The outdated moniker of the former cultural gem is perhaps a sign that it’s time for reinvention.
Where can music videos be seen now? For some time, Top 40 videos went the way of the buffalo – to VH1. But now, even VH1 has given up on videos, barely playing any Nickelback and Rihanna clips during the old standby, the overnight.
Asking what happened to music videos brings up another question: What happened to MTV in general? Maybe it’s just my nostalgia creeping back up, but hasn’t MTV gotten out of hand? What happened to Dan Cortez, Bill Bellamy and Rock ‘N’ Jock games? They’ve been replaced with some girl whose eyes are always pointed toward the sky, a couple of morons who have taken over the tabloids and Ray J. That’s right, Ray J. How low can MTV go? Ray J. low, apparently.
A few years ago, World Wrestling Entertainment went into its vast tape library and started a new channel completely devoted to old shows. While WWE Classics is an on-demand only feature, why isn’t MTV devoting another channel to programming that people might actually miss? They got rid of videos in the ‘90s, resigning them to MTV2, MTV Hits and MTV X (which I miss dearly), but what about the great shows that came after?
Hear me out for a second, MTV Classic. Simple name, simple logo (the old MTV Moon Man with flag) and some of the best shows on TV – Daria, Beavis and Butthead, Rock ‘N’ Jock, MTV Sports, Remote Control, Aeon Flux, The State (which finally saw a DVD release earlier this year and effectively knocked out a week of my summer), old seasons of the Real World/Road Rules series – it’s genuinely stupid for MTV to not make this happen. Viewers in their 20s to 40s can go back to when MTV was relevant, and young people might realize MTV was once more than a channel that tied bad album releases into the soundtrack for this week’s The Hills.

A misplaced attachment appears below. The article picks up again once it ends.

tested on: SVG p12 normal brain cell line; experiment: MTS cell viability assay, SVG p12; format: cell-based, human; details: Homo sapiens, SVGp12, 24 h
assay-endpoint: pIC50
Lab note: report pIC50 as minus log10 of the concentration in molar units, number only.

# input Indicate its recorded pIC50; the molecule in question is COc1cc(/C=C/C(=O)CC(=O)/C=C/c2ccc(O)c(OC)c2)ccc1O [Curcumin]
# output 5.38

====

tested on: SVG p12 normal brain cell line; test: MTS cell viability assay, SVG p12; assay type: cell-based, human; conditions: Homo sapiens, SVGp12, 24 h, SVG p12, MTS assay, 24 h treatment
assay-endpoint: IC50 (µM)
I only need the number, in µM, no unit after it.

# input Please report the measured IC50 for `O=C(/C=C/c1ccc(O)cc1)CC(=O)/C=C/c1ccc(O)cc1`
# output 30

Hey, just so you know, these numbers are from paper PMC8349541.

Look at all the careers MTV launched. The cast list of Undressed alone reads like a who’s who of new Hollywood – Brandon Routh, Adam Brody, Christina Hendricks, Chad Michael Murray (is he still on the cover of teen rags everywhere?) and Jay Hernandez, among others.
Back to the music videos: Don’t you think videos would have taken an upswing after the advent of YouTube? Talking with a writer friend last night, we brought up the fact that music videos used to be an event. Now, there are almost too many videos, but none made by the actual artist. Search any band popular with teens, and you’ll find homemade music videos, movie clips pieced together and even clips from anime series all making new videos.
At this point, my friend came at me with something I hadn’t thought of:
“People are always searching for live videos on YouTube, so music videos don’t really get too many clicks.”
Exactly. I do the same thing. Thanks to the Flip Ultra, we now have a market flooded with HD camcorders for less than the cost of a Nintendo DS. What are these cameras being used for? Taping live music performances. I recently found a video of a show I was at that looked even better from a distant perspective.
Music videos reached their apex in the mid ‘90s. Michael and Janet Jackson’s “Scream” was such a cultural phenomenon that videos were treated as royalty. In fact, any random major label band would get a whole day of premiering on MTV2. Overkill, folks, is what ruins everything. Something gets semi-popular, and it’s ruined.
MTV though, has remained culturally relevant (to some extent). The Ruins is still awesome; though it may be a trashy addiction on par with Jerry Springer, but that’s really the only show that’s worth it’s salt on the channel anymore.
No videos is one thing, but bad TV is another. When MTV phased videos to other channels, it was okay, but the only things that kept them in the game are gone. Has any other cultural phenomenon on par with MTV strayed further away from its original concept? I can’t think of any, and that’s a strong case for why MTV needs to die.
MTV needs to die in the same way famous artists and musicians at the heart of this music video debate often do – for their music to be born again.
Steve Ciccarelli can be reached at firstname.lastname@example.org.